UCLA Finds Escape Hatch


Their 1999, what has around these parts become the year of living dangerously, ended the only way the UCLA Bruins seem to know anymore, what with having spent more time in recent days going down to the wire with people watching than Dick Clark.

Colorado State gave way to South Florida, which gave way to Pepperdine, which Thursday night gave way to Purdue, just in time for Jason Kapono to go the length of the court for a layin with 1.1 seconds remaining to give UCLA a 55-53 victory over the Boilermakers before 10,290 at Pauley Pavilion.

Pardon the Bruins if they are either frazzled or calm about it, having either worn themselves out with such finishes or grown accustomed. It has been that kind of four-game run in late December, with two of the outcomes decided by two points, another by one, and one by five points in overtime.

They are 8-2 heading into 2000.


“It’s tough,” said Rico Hines, who took advantage of foul trouble in the backcourt to play a season-high 26 minutes. “I think we’re trying to give the fans heart attacks or something.”

Said Coach Steve Lavin, who beat his mentor, Gene Keady, in the first meeting between the schools since the NCAA semifinal in 1980: “It’s no secret to anyone in Los Angeles. We’ve got a lot of deficiencies. But we’re finding a way to win.”

The 23rd-ranked Bruins did this time despite losing a 10-point lead from the first half, Earl Watson to fouls with 3:34 remaining, the second consecutive game he has been forced out early, and even the lead with three minutes left. But they still had a 53-53 tie with 7.2 seconds left and the ball.

They also had Kapono, already with 17 points to his credit. At the far baseline, Matt Barnes flipped the ball in to Kapono, who dribbled down the left sideline, saw that no defender came to cut him off, then crossed half court and shifted to the middle.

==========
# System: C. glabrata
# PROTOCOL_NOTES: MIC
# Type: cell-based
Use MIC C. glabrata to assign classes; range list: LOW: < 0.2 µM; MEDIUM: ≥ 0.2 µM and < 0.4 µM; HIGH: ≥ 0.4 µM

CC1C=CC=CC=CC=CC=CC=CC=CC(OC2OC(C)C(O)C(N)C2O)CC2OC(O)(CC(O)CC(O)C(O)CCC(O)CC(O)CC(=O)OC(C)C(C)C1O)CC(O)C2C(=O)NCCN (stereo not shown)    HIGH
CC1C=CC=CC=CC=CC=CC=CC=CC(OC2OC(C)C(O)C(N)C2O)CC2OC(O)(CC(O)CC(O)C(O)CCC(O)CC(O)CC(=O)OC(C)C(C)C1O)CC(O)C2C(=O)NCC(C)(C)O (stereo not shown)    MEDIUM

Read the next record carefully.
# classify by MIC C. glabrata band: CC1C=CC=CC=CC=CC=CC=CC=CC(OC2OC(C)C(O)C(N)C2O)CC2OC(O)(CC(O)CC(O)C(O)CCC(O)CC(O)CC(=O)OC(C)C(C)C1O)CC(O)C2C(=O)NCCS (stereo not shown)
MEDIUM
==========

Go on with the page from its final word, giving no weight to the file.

He never stopped. Kapono got to the top of the three-point circle, then to the free-throw line and then all the way down the lane, continuing until he let go a couple feet from the basket.

“When I came into the lane, I was thinking, ‘Take it in,’ ” Kapono said. “I noticed the guys guarding Dan [Gadzuric] and Jerome [Moiso] stayed on them. The only thing I could do was shoot. So that’s what I did.”

The recent problems on the court--a loss to Colorado State, a close win over South Florida, a close win over Pepperdine two nights earlier when the Waves would have had at least overtime if not for a missed call that went in UCLA’s favor--were compounded early against Purdue (8-4), somewhat unexpectedly. Billy Knight’s decision the day before to transfer because of a lack of playing time does not figure to have any severe long-term effects, although a team that struggles this much against zone defenses can always use an outside shooter, but the absence of just one guard became an issue early Thursday.

The Bruins did have Ryan Bailey, despite a flare-up of the foot problems that plagued him early in the season. It would have been a critical development if he had not played, because of what happened when Watson and Ray Young did play.

Young got his second foul with the game just 3:20 old. Watson, the other starter in the backcourt, picked up No. 2 with 9:29 gone. Bailey came in. Hines came in, then played 15 minutes in the first half, two less than his average for an entire game. It helped to have Kapono, even when he stayed at forward, because of his ballhandling skills.

That wasn’t the end of the problem. The Bruins had 10 players available, but one (Sean Farnham) hadn’t played in nine days and another (Brandon Brooks) had a single appearance of 2:51 to his credit, and then two starters got in early foul trouble. Make it three--Gadzuric had to come out with 2:22 left in the first after getting his second.

Either playing it daring or because he had few other options, Lavin sent Watson back in with 4:10 remaining. Watson survived until halftime without any additional problem.